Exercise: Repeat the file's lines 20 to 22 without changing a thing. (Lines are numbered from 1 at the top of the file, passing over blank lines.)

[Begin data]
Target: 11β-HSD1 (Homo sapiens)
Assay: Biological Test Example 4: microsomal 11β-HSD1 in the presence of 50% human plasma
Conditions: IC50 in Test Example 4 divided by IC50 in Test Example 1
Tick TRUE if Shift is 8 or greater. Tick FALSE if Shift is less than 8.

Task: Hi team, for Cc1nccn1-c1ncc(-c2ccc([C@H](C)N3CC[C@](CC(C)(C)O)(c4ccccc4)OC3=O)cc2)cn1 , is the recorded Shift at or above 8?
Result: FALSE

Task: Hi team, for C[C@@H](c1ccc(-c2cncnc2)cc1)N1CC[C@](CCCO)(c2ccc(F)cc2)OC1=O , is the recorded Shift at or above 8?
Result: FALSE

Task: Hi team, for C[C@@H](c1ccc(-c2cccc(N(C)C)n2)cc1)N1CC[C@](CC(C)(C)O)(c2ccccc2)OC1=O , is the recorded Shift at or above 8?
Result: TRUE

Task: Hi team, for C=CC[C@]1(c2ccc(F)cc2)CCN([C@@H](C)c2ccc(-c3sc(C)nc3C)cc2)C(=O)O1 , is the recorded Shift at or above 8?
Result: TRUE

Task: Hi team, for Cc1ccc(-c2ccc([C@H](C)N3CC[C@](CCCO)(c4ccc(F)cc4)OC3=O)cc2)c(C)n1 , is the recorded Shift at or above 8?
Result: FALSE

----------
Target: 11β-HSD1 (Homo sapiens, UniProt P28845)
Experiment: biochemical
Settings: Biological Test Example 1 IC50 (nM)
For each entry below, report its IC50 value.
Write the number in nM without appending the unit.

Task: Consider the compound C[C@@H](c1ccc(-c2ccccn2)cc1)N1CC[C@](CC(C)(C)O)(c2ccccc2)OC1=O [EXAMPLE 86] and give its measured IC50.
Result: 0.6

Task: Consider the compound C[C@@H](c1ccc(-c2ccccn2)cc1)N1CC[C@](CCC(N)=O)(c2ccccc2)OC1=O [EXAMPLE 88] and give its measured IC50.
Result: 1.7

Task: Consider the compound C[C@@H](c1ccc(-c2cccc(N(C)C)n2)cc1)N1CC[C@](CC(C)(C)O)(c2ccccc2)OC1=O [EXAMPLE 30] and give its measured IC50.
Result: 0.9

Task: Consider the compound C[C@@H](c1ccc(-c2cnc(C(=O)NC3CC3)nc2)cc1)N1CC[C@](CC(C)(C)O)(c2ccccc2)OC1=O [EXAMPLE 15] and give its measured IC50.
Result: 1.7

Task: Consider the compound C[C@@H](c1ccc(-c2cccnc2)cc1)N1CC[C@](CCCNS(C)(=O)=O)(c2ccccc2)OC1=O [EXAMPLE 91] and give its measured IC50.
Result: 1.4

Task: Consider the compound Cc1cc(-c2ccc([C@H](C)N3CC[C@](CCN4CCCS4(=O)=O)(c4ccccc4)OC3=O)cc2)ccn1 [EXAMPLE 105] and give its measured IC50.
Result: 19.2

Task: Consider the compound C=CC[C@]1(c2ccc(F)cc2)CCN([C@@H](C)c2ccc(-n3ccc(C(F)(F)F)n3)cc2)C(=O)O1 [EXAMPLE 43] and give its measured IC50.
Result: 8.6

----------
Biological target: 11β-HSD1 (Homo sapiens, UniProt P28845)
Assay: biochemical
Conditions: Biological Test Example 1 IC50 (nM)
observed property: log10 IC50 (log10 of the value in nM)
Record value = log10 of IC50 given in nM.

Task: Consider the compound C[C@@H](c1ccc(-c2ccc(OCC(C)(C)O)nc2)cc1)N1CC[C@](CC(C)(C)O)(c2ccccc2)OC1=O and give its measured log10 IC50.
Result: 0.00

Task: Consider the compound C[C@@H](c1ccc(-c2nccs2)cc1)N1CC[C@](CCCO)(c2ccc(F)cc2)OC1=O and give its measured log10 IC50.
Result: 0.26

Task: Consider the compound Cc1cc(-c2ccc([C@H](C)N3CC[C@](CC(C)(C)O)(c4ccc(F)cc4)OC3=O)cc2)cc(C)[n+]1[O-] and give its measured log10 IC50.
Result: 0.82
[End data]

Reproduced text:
Write the number in nM without appending the unit.

Task: Consider the compound C[C@@H](c1ccc(-c2ccccn2)cc1)N1CC[C@](CC(C)(C)O)(c2ccccc2)OC1=O [EXAMPLE 86] and give its measured IC50.
Result: 0.6